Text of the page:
Dylan Fishbeck’s goal is to make a profound difference as a mixed animal practitioner in his community and beyond.
Dylan Fishbeck understands that rural towns have their ups and downs. He knows this firsthand as he was born and raised in Hallettsville, Texas, a population of 2,731 people. Hallettsville is in Lavaca County with a population of 20,337 people across the entire county.
Growing up in a small town, Fishbeck noticed one major downfall – the shortage of veterinarians. This ignited a life-long pursuit for Dylan to focus his attention on making a profound difference in veterinary medicine and his community.
After graduating from Texas A&M University with his bachelor's degree in biomedical science, he accepted his spot in the inaugural class at the Texas Tech University'sSchool of Veterinary Medicine in Amarillo. He is heavily involved in the program, such as being part of the large animal club, assisting in the writing of the bylaws for the Student American Veterinary Medical Association (SAVMA), and much more.
Let's get to know Dylan Fishbeck through a series of questions.
How did you become interested in veterinary medicine?
When I was around 10 years old, my beloved miniature schnauzer, Savana, was hit on the highway and was severely injured. We only had one veterinarian in our town and the accident happened after hours on a Friday. Once we finally got ahold of the veterinarian, he met us at his clinic and saved Savana. This was the moment I decided I wanted to be help other people with their sick and injured animals. Also, I realized that there are more animals than one veterinarian can care for.
How does your previous life experience coincide with the School of Veterinary Medicine's mission?
I know how the shortage of rural veterinarians affects the people in our area. I also have worked with our local veterinarians, and I see how long hours affect them physically and mentally. They work long hours and seem to face burnout at an early age. So, I see that Texas Tech is working to alleviate these hardships by making it more affordable for those who wish to attend veterinary school. One thing I see veterinarians try to achieve is keeping up with all medical advancements in all types of species while trying to maintain a modern practice. This is exactly what I see the School of Veterinary Medicine emphasizing and is what I plan to do after I graduate and become a practicing veterinarian.
What led you to decide the School of Veterinary Medicine was the place where you wanted to pursue your career in veterinary medicine?
Upon looking at Texas Tech, I got to see their world-class facility with their new state-of-the-art equipment. The school added a refreshing approach to teach us the skills we will need in our practice after graduation. Texas Tech treats us as colleagues, not just a simple student. The other attraction is this school is in my home state and the tuition is far more reasonable than others. Texas Tech also plans to have us out in the field our fourth year actually working with veterinary practitioners across Texas and New Mexico using the skills we have been taught to be prepared for real-life situations.
What does it mean to you to be part of the inaugural class at the School of Veterinary Medicine?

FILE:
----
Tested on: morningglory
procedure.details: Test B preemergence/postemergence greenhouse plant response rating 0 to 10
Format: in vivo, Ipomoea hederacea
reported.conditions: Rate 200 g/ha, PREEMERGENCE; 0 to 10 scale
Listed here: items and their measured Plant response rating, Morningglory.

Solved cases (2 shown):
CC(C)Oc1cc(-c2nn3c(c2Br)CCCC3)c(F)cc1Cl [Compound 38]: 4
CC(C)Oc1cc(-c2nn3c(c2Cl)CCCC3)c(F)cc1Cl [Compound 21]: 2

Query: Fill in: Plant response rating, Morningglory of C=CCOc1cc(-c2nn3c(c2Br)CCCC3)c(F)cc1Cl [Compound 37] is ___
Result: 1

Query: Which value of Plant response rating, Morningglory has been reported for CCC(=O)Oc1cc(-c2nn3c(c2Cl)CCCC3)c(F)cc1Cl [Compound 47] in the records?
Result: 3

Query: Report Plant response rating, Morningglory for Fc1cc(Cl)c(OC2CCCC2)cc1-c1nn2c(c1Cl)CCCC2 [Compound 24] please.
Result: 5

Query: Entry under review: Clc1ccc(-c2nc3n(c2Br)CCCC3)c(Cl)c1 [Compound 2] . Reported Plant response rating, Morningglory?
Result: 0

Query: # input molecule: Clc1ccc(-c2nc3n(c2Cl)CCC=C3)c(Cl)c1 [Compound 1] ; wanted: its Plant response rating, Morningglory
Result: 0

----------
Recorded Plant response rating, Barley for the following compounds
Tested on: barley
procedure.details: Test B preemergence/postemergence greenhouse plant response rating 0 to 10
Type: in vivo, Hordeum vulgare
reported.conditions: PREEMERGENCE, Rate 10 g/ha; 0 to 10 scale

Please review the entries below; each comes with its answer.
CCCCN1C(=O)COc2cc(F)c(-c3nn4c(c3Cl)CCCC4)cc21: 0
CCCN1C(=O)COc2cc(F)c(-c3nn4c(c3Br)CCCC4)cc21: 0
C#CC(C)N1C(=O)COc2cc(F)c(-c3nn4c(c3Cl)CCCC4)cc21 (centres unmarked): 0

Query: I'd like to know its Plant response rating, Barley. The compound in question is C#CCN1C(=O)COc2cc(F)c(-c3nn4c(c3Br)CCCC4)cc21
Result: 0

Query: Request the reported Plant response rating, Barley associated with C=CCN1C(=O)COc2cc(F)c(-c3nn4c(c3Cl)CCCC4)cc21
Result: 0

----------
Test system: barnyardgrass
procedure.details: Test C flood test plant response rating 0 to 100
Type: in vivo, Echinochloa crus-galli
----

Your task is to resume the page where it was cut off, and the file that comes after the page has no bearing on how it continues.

To be in the inaugural class is an honor. We will go down in history as being the first class of the first veterinarian school to be built in Texas in over 100 years.
How was your first-year experience at the School of Veterinary Medicine?
I learned very quickly that you must dedicate yourself to study. It is hard work. The staff and faculty are wonderful to talk to and help with anything you need. They are always available and respond to your request for help. The administration treats us very well and makes us feel like they appreciate us and treat us with respect. I have enjoyed my first year.
What are your career plans after graduating the School of Veterinary Medicine?
I hope to return to my hometown and assist the veterinarians we have in our area. They are overloaded with work and if I am able to assist them and give them a little relief, that would be my goal. We have an enormous rural area to cover, filled with plenty of large animals as well as beloved household pets. I would like to be a contributing factor to help with the care of these animals.
How are you going to help the School of Veterinary Medicine achieve its mission?
I plan to work with the other veterinarians in the area that I work in and not be an adversary. We are here for the good of the people and their animals. Eventually, I would like to set up a program to assist the elderly in my community that live on a limited income to be able to keep their companion animals healthy. Also, I would like to bring educational programs to our public to help with keeping their livestock healthy and productive. I will continue studying new and innovative medical practices to improve my knowledge of how to care for all animals in my area. Finally, I would also like to implement a program to encourage more young people to enter into animal health and encourage support for these youth to reach their goals.
What advice would you pass along to an incoming student at the School of Veterinary Medicine?
I advise incoming students to be prepared to study hard. You must hit the ground running and you do not want to get behind. Be prepared to work eight hours a day, like a job, and your studying like after-hour calls for help. This is not undergraduate school, this is the big leagues and you must act accordingly.